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December 27, 2017

6 Tips to Skyrocket Your Facebook Ad Campaigns

Image courtesy of ( David Castillo Dominici) / FreeDigitalPhotos.net

Seventy-nine percent of American Internet users are on Facebook. And they represent just a small part of the 2.07 billion monthly active users worldwide.

Year after year, Facebook reports an increased number of users and increased revenue from ads. And that’s perfectly normal given that 93 percent of marketers use Facebook ads regularly. Yes, you read that right.

I could fill a solid book with stats about Facebook and its advertising platform. But I don’t want to bore you.

So I’ll wrap this up by saying that no business can afford to ignore Facebook advertising. No, not even B2B ones. At the digital marketing agency I run, social media marketing and management are a big part of our daily routine. We created a lot of Facebook campaigns for both B2B and B2C clients. And I can say without a shadow of a doubt that they have worked wonders for both these categories.

Of course, not all Facebook campaigns are successful. Some fail spectacularly. This article is meant to prevent you from investing in under-performing ads.

6 tips for unbeatable Facebook ads campaigns

1. Target the right people 

One of the reasons why advertisers flock to Facebook is the constant upgrade of their targeting capabilities. The advertising platform goes way beyond age, gender and location.

Yes, you can set a campaign in five minutes or less. But the more time you spend looking at targeting parameters, the more successful it will be.

For instance, did you know that you can target certain behaviors? And I mean VERY relevant behaviors like “people in California who are in the market for a luxury car.”

You can also target people who have already expressed interest in your competitors (if your industry is big enough) or professionals in literally any field.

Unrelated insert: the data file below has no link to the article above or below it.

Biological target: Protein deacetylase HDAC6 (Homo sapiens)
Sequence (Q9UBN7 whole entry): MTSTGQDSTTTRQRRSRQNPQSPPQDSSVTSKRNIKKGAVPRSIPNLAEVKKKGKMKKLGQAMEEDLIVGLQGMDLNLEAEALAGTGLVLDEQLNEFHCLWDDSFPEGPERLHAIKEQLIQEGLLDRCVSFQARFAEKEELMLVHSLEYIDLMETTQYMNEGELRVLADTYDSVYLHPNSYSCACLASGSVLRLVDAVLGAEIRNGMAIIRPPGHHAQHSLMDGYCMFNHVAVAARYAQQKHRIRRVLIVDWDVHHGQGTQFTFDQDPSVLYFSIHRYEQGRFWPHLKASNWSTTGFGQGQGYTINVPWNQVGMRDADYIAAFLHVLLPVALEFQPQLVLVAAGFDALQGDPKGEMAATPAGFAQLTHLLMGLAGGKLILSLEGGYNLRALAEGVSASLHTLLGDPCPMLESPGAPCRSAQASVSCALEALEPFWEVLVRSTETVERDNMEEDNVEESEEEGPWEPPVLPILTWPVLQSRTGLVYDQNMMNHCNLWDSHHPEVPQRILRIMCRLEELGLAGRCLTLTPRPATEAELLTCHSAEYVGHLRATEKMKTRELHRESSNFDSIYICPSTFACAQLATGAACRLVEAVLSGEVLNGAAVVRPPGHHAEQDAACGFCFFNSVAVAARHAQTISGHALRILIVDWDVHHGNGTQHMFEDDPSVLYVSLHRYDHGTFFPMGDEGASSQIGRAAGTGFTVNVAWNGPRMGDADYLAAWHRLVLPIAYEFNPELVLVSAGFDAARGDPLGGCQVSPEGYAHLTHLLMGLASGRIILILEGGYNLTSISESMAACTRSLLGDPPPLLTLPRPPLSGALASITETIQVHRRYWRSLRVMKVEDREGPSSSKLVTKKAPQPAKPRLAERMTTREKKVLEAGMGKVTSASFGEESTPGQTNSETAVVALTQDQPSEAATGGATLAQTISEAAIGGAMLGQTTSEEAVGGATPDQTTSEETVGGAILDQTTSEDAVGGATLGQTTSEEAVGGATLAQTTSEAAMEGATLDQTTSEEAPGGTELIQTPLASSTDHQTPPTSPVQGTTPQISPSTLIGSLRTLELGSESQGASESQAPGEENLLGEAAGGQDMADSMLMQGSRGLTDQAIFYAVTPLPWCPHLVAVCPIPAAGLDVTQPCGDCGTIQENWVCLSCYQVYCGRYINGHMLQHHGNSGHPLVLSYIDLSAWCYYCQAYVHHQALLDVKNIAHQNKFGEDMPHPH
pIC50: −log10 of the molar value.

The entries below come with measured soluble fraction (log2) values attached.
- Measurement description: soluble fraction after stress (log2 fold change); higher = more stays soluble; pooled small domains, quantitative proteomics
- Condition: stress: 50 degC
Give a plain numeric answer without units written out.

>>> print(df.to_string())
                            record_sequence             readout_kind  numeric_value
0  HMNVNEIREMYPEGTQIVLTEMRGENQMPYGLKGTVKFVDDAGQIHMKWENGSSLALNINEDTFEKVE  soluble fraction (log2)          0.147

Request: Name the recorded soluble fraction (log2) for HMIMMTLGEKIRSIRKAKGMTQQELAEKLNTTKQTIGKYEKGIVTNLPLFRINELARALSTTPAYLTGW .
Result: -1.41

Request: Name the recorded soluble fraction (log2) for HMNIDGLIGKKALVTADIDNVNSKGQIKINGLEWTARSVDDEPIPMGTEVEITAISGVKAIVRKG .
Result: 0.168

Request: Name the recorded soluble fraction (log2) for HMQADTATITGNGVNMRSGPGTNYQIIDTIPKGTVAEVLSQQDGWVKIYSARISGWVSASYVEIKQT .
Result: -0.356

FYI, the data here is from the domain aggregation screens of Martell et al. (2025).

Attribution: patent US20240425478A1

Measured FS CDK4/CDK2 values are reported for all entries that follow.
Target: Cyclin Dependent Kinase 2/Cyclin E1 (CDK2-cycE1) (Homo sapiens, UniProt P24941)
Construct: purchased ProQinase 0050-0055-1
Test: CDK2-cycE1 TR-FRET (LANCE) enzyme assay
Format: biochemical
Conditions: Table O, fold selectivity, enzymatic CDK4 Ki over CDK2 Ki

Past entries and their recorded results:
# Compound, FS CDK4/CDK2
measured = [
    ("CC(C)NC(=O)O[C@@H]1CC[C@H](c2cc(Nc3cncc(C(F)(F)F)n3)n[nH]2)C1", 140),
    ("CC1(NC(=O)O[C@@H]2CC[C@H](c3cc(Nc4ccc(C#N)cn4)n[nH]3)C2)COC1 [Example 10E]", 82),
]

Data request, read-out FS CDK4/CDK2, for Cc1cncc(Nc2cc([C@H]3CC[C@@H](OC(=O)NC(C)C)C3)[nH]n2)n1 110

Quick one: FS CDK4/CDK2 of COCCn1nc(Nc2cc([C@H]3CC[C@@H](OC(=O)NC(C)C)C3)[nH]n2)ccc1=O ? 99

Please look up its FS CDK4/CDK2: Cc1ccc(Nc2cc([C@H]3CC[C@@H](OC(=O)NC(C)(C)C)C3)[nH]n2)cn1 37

Before you set your campaign, take an in-depth look at your buyer persona. What services or products that are complementary to yours would they use? What brands do they love?

You may not be able to add the need for your product or service as a stand-alone behavior. But you are very likely to hit close to home with complementary ones.

2. Refrain from being to inclusive

If you’ve ever set up a Facebook campaign, you already know that, with every targeting parameter you add, your audience size increases. This metric shows you how many people on Facebook correspond to at least one of your criteria.

It’s important to note that you won’t reach all those people for various reasons: you are overbid by other advertisers, some of them use ad blocking software and, most often, you don’t have enough budget to reach them all.

Despite all that, most marketers still feel tempted to add as many parameters as possible. It’s a relic of old-school marketer. If you reach as many people as possible, someone is bound to buy, right? Much like: if you throw a ton of spaghetti against the wall, some are bound to stick, right?

Wrong!

There’s no such thing in online advertising. When you reach too many people, the only thing that happens is that you spend money on irrelevant segments. No matter how high your bid is, some people just won’t buy your products.

Think about it: would you buy Chevrolet parts if you drove a Honda?

3. Remember that it’s about them, not you

This one is pretty straightforward and it goes for any type of copy, not just ads: don’t sell products, sell benefits or emotions.